[LOCKE opens Friday May 16th in Cleveland exclusively at the Cedar Lee Theatre.]
Review by Pamela Zoslov
It takes a very fine actor to make this limited setting work, and
Knight has that in Hardy, whose portrayal of a man struggling to do
what he believes is right is enthralling. Locke's trip, we
learn, is the result of a past indiscretion in London. and his sudden
departure means he'll miss the pouring of the foundation of his
latest building, a critical task he must now leave in the hands of
his young Irish employee, Donal (the voice of Andrew Scott). Locke's job is
at risk, and so is his family life, as he makes a difficult
disclosure to his wife, Katrina (voice of Ruth Wilson), who's been
waiting for him to come home and watch a football match with their
As he drives into the night, Locke also talks with his dead father, a reckless
wastrel who's the reason Locke is risking all to do the right thing.
“Unlike you,” Locke says to his dad, simmering with low-level
rage, “I will be there to take care of my fuckup.” Locke
is a man for whom duty is everything, and his point of view is
unfailingly pragmatic, even as in the face of personal catastrophe.
His speech is dotted with phrases like “I have no choice,” “No
matter what the situation is, you can make it good,” “I have made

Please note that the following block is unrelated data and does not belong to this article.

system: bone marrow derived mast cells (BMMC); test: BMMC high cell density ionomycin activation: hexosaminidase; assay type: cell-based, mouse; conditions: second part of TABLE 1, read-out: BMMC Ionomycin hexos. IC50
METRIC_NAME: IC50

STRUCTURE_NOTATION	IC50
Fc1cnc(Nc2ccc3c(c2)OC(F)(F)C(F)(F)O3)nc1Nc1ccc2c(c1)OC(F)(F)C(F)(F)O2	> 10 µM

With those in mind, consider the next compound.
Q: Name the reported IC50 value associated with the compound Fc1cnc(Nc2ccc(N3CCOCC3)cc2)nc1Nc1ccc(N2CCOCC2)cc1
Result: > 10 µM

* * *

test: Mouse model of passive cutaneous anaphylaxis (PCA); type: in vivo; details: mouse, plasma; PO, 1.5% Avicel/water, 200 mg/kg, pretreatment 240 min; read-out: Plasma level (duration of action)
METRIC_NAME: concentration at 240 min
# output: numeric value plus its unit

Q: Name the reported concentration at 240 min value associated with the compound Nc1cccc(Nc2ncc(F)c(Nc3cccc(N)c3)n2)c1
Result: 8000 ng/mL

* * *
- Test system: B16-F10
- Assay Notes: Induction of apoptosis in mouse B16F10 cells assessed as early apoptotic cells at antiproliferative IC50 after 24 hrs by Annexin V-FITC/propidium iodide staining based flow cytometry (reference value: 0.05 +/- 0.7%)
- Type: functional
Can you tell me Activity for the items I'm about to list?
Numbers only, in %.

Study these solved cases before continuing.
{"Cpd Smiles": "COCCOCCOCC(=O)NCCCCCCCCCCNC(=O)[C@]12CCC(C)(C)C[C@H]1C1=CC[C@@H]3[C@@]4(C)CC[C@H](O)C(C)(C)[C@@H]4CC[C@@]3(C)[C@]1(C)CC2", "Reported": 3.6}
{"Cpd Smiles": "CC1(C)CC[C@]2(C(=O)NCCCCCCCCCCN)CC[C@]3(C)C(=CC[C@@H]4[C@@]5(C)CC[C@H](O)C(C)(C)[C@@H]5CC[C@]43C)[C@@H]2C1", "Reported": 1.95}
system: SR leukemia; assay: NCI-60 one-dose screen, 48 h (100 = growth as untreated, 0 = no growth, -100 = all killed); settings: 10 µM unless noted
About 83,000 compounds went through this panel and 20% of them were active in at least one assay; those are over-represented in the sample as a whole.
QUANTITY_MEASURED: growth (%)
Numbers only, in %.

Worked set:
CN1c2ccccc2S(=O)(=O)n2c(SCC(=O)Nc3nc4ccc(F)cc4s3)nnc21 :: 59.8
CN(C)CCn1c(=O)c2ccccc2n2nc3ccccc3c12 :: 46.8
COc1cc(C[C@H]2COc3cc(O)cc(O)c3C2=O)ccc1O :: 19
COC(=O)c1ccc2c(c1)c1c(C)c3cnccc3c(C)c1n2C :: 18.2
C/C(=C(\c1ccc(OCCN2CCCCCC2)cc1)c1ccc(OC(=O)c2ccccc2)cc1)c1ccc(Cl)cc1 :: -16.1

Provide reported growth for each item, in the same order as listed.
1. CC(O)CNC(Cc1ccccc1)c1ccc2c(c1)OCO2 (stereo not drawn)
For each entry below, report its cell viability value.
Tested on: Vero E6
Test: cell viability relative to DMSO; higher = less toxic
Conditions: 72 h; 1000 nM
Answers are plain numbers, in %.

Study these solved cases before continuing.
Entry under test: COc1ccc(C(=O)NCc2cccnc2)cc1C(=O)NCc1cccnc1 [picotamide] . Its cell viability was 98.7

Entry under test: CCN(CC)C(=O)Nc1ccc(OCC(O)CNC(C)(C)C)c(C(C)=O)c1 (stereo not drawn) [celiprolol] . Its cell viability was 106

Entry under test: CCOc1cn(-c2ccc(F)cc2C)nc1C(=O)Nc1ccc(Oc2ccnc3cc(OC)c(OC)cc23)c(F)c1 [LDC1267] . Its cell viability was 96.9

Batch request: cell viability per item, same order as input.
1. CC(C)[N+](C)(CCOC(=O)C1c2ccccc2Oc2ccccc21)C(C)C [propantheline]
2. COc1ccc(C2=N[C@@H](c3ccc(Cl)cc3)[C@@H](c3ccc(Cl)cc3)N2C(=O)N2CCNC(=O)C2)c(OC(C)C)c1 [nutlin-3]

my decision,” “I will do what has to be done.” Hardy employs a
persuasive Northern accent that tells a lot about this practical
fellow who's succeeded in the manual trades.
Locke's machinations to ensure that all is in place for tomorrow's concrete
pour, even after his boss gives him the sack, show his unflagging dedication to work, which he believes makes him a good man. His
wife, however, feels differently. She realizes, to her dismay, that
as their family disintegrates over the phone, Locke is at the same
time making calls about work. It confirms what she already knew.
“You're more in love with your buildings, anyway.” The
screenplay, and Hardy's arresting performance, emphasize the story's moral complexity. Locke is an eminently reasonable man who is paying the price for a long-ago moment of human sympathy. His wife is enraged by his apparent coldness. Reason and emotion are continuously at war within him.
The drama, based as it is on voices, could easily work as a radio
play, but the film excels visually as well. Haris Zambarloukos'
nocturnal road cinematography is a subtle symphony of colored lights,
mirror reflections, double exposures and, at one point, a row of headlights
dancing like winged angels. Dickon Hinchliffe's excellent score
provides the appropriate intensity. 4 out of 4 stars.